MONTGOMERY, Ala. (WLS) -- Former U.S. Rep. Jesse Jackson Jr. is preparing to be released from a federal prison to start the next phase of his life.
Jackson celebrated his 50th birthday two weeks ago, and now, he is about to leave his federal prison camp home in Montgomery, Ala., for a halfway house in Washington, D.C.
His mother and father, wife Sandi, and two children are coming to get him at some point on Thursday. It will be their responsibility to deliver him to the D.C. halfway house where, technically, he is to serve out the remaining six months on his sentence - though in all likelihood, he'll do a portion of that on confinement in his own home.
Former Chicago Ald. Wallace Davis did prison time over two decades ago in a political corruption case. Family support, he says, is critical to starting over.
"I think his most powerful attribute that he has right now is that his whole family is there to greet him and meet with him to ride back with him," Davis said.
Jackson has spent the last year of his life at a federal prison in the middle of an Air Force base. He and over 800 other short-term, non-violent inmates are housed at Montgomery Federal Prison Camp, and it's their job to provide general maintenance to the air base.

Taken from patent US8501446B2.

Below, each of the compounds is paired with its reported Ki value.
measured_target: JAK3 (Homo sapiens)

Like everyone doing time here, Jackson has lived a regimented lifestyle. Green pants, brown shirt, work boots, sleep in a bunk, wake up at the same time, eat at the same time, stand for daily body counts, store your shoes next to your locker heels out, no whistling in the chow line. You can watch TV in the evening, but an inmate TV committee determines what channel is on. There is no clang of prison bars, but there's no mistaking it is prison.
"His time had been served, and he's coming out and going to a halfway house. I mean, it gives me hope that he is well on his way to starting a new chapter in his life," said DelMarie Cobb, Jackson's former campaign manager.
Cobb is a former advisor and Jackson confidante who believes that while the former congressman likely won't again find himself in public office, he could re-emerge as a voice for public policy.
The length of Jackson's sentence is a sore point with Robert Blagojevich - whose brother, the ex-governor - is still in prison. His point is that Jackson actually spent money that wasn't his, while the former governor talked and got significantly more time.
"My brother, who never personally benefited, and I would argue had no criminal intent... is now in prison waiting for his appeal to be heard. That's not justice. That's not fair. It's disproportionate," Robert Blagojevich said.
Jackson successfully completed a drug and alcohol treatment program, and that automatically slices three months off his 30-month sentence.
ABC 7 Eyewitness News will have live team coverage of Jackson's release. Watch for updates from investigative reporter Chuck Goudie and Paul Meincke.
Jesse Jackson Jr. set to leave federal prison in Alabama
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